The global modeled sinking characteristics of biofouled microplastic

, Lobelle Delphine, Kooi Merel, Koelmans Albert A., Van Sebille Erik.

Microplastic debris ending up at the sea surface has become a ubiquitous issue in the modern day and the characterisation of the sinking of floating microplastic on a global scale still remains largely unknown. Here, we map the modeled effects of biofouling (algal growth on the substrate) on the removal of microplastic from the sea surface to deeper depths. Using NEMO-MEDUSA output to simulate the hydrodynamic, biological and physical properties of the seawater combined with a particle-tracking framework, we estimate the sinking onset timescale of each virtual particle and the time required to reach its first sinking depth (i.e. the depth it reaches when its vertical velocity becomes zero for the first time). Different sizes and types of plastic (with different densities) are simulated, where our results show that sinking characteristics are largely size-dependent, whereas all plastic densities produce a very similar global distribution of the sinking onset time. Generally, oligotrophic regions with low algal concentrations result in particles not sinking within the 90-day simulation time for particles between 10 mm and 10 µm. On a global scale, the smallest particles simulated here (0.1 µm) sink almost immediately and their trajectories produce the longest time to reach their first sinking depth. The impact of advection and seasonality on the sinking characteristics of the virtual microplastic is small.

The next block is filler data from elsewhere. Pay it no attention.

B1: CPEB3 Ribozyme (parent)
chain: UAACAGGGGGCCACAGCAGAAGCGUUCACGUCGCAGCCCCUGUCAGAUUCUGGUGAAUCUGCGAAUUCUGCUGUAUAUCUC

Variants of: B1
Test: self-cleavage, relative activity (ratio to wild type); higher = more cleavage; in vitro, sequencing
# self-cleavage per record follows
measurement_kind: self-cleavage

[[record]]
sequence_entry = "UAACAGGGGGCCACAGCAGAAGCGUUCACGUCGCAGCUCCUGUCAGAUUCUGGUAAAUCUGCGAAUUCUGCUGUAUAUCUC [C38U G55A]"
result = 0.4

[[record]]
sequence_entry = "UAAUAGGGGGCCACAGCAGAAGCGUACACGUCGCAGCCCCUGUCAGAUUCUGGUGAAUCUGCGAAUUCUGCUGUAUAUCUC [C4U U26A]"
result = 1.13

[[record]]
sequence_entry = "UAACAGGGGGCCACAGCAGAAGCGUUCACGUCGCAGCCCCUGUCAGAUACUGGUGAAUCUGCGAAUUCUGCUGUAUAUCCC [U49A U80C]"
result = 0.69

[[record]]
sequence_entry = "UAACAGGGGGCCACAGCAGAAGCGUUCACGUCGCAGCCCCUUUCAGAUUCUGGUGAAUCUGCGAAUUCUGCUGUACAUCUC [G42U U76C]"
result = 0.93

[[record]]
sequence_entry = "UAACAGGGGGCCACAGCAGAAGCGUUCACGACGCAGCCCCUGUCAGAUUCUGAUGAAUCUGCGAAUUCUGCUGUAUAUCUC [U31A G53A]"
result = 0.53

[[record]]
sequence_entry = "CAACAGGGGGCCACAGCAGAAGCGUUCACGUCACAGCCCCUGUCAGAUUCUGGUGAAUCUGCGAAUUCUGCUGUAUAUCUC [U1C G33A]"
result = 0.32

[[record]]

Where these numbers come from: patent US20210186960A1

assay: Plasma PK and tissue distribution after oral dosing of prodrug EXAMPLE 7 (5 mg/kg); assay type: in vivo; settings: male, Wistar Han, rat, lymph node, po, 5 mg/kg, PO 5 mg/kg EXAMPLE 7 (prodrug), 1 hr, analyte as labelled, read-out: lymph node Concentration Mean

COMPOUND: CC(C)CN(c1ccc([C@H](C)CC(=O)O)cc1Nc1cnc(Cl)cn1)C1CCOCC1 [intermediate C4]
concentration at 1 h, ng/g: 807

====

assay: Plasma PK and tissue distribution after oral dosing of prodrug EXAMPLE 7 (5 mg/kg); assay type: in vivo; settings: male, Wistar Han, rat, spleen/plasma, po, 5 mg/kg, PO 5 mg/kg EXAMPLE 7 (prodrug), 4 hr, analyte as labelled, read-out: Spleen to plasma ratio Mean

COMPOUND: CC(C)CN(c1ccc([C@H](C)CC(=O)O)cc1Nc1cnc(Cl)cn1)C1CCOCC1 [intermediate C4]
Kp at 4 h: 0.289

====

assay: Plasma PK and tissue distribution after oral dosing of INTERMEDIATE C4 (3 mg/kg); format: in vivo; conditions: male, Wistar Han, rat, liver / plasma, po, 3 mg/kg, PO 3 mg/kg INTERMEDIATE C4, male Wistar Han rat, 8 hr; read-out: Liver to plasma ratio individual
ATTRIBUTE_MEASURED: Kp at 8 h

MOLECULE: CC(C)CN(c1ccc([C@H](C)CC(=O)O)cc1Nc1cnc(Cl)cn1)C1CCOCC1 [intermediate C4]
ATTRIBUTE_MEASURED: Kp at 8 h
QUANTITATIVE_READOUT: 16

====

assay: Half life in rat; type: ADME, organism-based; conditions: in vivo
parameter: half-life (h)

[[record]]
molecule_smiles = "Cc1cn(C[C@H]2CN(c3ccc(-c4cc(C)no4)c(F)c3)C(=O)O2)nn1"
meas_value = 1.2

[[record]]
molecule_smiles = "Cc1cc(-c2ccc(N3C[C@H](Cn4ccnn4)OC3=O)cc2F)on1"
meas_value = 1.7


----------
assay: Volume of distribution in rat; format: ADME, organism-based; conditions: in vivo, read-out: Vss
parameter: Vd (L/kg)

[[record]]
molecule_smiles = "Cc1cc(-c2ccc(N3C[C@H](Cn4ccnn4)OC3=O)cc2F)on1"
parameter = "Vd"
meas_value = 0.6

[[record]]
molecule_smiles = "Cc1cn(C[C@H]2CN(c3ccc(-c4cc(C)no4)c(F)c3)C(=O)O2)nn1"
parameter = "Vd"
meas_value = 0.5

View online